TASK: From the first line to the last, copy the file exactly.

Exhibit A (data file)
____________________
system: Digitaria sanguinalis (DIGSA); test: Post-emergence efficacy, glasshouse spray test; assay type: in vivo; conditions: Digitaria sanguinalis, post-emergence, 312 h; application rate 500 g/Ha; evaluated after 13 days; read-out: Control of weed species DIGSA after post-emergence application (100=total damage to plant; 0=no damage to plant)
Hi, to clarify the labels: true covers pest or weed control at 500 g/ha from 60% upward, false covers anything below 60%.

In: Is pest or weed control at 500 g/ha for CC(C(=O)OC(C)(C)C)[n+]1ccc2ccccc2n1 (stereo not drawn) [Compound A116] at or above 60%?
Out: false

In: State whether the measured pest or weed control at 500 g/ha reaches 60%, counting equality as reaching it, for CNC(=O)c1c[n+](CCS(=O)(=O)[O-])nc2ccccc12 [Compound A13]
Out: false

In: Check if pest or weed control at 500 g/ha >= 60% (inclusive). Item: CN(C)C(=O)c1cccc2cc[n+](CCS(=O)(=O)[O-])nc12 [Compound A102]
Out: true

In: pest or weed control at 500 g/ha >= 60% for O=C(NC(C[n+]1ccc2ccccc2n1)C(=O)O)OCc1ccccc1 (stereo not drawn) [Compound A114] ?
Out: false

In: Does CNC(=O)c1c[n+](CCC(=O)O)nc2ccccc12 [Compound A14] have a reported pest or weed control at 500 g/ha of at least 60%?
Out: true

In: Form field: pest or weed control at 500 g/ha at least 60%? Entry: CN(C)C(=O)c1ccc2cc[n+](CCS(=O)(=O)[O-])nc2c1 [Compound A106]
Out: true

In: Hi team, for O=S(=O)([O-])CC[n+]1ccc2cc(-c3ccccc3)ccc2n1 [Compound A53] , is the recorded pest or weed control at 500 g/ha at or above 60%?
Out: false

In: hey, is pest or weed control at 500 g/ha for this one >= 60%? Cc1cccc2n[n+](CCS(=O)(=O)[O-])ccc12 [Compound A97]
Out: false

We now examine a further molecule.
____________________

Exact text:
system: Digitaria sanguinalis (DIGSA); test: Post-emergence efficacy, glasshouse spray test; assay type: in vivo; conditions: Digitaria sanguinalis, post-emergence, 312 h; application rate 500 g/Ha; evaluated after 13 days; read-out: Control of weed species DIGSA after post-emergence application (100=total damage to plant; 0=no damage to plant)
Hi, to clarify the labels: true covers pest or weed control at 500 g/ha from 60% upward, false covers anything below 60%.

In: Is pest or weed control at 500 g/ha for CC(C(=O)OC(C)(C)C)[n+]1ccc2ccccc2n1 (stereo not drawn) [Compound A116] at or above 60%?
Out: false

In: State whether the measured pest or weed control at 500 g/ha reaches 60%, counting equality as reaching it, for CNC(=O)c1c[n+](CCS(=O)(=O)[O-])nc2ccccc12 [Compound A13]
Out: false

In: Check if pest or weed control at 500 g/ha >= 60% (inclusive). Item: CN(C)C(=O)c1cccc2cc[n+](CCS(=O)(=O)[O-])nc12 [Compound A102]
Out: true

In: pest or weed control at 500 g/ha >= 60% for O=C(NC(C[n+]1ccc2ccccc2n1)C(=O)O)OCc1ccccc1 (stereo not drawn) [Compound A114] ?
Out: false

In: Does CNC(=O)c1c[n+](CCC(=O)O)nc2ccccc12 [Compound A14] have a reported pest or weed control at 500 g/ha of at least 60%?
Out: true

In: Form field: pest or weed control at 500 g/ha at least 60%? Entry: CN(C)C(=O)c1ccc2cc[n+](CCS(=O)(=O)[O-])nc2c1 [Compound A106]
Out: true

In: Hi team, for O=S(=O)([O-])CC[n+]1ccc2cc(-c3ccccc3)ccc2n1 [Compound A53] , is the recorded pest or weed control at 500 g/ha at or above 60%?
Out: false

In: hey, is pest or weed control at 500 g/ha for this one >= 60%? Cc1cccc2n[n+](CCS(=O)(=O)[O-])ccc12 [Compound A97]
Out: false

We now examine a further molecule.